Setting that logic aside, I have to say that virtually all the economic arguments in favour of Brexit looked specious at best and cynically misleading at worst. In that sense, Brexit is a kind of original sin that sits at the heart of today’s UK economy. That should have been evident in the myriad dire economic forecasts blithely dismissed as “remoaner” scaremongering in the run-up to the 2016 referendum – forecasts that turned out to be mostly accurate. And it should have been obvious– as it was to the rest of the world – in the downward trajectory of the “Brexit pound”, which fell from 1.50 to 1.33 to the dollar overnight after the 23 June 2016 vote and ultimately hit its lowest-ever recorded level of 1.03 on 26 September of this year.

Being “liberated” from the EU was never going to live up to the counterfeit promises made by the Vote Leave campaign before the referendum. Britain’s borders are no less porous than they were. The post-Brexit trade deals the UK has negotiated are insignificant compared with the loss of its largest trading partner. The jewel-in-the-crown deal with the US is not even on the agenda, as Truss admitted last month.

The pandemic, whose arrival coincided with Britain’s departure from Europe, camouflaged much of the toll Brexit was inflicting on the economy. But the harm is real. A year ago, the Office for Budget Responsibility was estimating that Brexit’s long-term impact on economic growth would be more than twice as damaging as that of Covid.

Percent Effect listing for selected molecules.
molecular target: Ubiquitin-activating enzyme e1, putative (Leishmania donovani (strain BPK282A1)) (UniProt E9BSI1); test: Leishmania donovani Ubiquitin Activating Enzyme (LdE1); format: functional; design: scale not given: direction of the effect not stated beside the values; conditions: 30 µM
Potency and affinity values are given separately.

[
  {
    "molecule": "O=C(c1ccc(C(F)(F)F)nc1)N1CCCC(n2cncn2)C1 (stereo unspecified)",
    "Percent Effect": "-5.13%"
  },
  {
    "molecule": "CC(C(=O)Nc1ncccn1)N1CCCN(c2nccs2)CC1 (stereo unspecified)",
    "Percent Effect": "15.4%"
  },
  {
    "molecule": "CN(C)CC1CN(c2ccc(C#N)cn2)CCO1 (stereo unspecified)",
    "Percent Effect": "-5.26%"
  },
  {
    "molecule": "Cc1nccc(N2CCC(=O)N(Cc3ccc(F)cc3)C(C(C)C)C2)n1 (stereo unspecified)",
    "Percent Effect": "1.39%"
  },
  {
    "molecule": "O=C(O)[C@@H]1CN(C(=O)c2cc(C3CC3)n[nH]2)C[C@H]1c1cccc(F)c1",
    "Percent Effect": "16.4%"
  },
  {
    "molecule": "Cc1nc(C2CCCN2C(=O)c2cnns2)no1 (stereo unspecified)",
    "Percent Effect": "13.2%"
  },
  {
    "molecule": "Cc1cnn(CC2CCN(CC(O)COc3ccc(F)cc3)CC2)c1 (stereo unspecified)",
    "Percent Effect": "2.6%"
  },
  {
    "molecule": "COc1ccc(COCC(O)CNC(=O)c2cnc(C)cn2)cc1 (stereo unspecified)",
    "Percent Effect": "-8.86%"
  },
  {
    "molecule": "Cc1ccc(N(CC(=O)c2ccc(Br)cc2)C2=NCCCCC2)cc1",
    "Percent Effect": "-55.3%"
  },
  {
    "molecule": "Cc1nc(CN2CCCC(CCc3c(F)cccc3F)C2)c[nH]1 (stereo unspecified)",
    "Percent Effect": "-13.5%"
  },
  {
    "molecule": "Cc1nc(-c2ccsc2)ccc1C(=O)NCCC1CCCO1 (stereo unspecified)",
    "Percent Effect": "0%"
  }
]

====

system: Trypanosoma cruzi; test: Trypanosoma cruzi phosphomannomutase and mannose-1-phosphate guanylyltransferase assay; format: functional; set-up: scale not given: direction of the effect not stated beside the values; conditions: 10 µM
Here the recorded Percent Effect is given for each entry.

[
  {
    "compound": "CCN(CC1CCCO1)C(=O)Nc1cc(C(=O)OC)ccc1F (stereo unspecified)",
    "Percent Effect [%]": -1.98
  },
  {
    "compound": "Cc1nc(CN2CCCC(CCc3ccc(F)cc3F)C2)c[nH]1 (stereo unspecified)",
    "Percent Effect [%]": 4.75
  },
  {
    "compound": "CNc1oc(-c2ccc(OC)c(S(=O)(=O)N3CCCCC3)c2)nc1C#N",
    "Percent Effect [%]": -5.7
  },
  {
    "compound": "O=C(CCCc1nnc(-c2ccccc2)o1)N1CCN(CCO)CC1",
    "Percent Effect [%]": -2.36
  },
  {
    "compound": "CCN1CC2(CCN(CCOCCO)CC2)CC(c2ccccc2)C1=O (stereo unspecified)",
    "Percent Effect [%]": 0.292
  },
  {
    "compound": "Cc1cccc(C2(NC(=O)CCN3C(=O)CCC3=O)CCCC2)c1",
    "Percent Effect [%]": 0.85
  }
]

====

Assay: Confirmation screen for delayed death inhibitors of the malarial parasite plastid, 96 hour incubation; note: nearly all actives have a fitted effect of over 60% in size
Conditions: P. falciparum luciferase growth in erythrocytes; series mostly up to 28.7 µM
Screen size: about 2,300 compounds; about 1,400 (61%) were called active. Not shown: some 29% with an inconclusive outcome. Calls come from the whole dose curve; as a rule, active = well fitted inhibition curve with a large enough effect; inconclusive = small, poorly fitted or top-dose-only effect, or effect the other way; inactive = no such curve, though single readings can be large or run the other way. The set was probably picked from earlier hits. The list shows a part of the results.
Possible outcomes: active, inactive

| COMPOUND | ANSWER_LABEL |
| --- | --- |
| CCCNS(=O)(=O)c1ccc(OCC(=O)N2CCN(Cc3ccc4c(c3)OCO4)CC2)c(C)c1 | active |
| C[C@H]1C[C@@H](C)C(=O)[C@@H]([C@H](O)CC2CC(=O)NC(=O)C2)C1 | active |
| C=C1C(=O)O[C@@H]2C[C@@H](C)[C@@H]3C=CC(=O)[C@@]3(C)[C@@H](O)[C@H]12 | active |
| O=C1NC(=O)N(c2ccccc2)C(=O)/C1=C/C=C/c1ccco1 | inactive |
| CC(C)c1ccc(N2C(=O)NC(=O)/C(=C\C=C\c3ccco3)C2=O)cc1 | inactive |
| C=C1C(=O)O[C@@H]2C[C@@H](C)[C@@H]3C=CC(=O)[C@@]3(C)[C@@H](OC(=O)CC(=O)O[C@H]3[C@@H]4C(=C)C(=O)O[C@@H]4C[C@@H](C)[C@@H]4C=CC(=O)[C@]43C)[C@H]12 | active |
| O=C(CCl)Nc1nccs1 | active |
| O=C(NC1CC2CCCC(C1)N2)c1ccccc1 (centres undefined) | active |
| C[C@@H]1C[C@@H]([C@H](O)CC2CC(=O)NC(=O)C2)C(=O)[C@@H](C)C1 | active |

The effect on trade has been devastating. Modelling by the Centre for European Reform found that solely because of Brexit, British trade in goods was down during the first half of last year, ranging between 11 and 16% month to month. “There is evidence that businesses face new and significant real-world challenges in trading with the EU that cannot be attributed to the pandemic,” the House of Lords European affairs committee reported in December.

Ending the free movement of labour between Britain and the continent – a Brexit cornerstone – is hollowing out the workforce. According to the Office for National Statistics, the number of job vacancies stood at 1,246,000 in the third quarter of this year, up from about 823,000 before Brexit and Covid-19 set in. These shortages afflict businesses large and small, from cafes and pubs to farms and manufacturing plants.

Meanwhile, the OBR analysis from May shows a number of economic indicators all going in the wrong direction: as a result of leaving the EU, long-term productivity will slump by 4%, both exports and imports will be around 15% lower in the long run, newly signed trade deals with non-EU countries “will not have a material impact”, and the government’s new post-Brexit migration regime will reduce net inward migration at a time of critical labour shortages. It has been some story to tell.

There’s a scene in the House Commons that keeps playing in my head. It’s 2019 and Jacob Rees-Mogg, now Truss’s business secretary, is speaking of the “broad, sunlit uplands that await us” thanks to Brexit. Then I contemplate where Britain is today: heading into a protracted recession under an enfeebled prime minister leading a wounded, fractious party. I hope I’m proved wrong, and those sunlit uplands are out there over the horizon. No sign as yet. But I’d be pleased to come back and tell everyone who has listened so far that I was mistaken.

  • Stryker McGuire, who lives in London, is a former editor at Newsweek and Bloomberg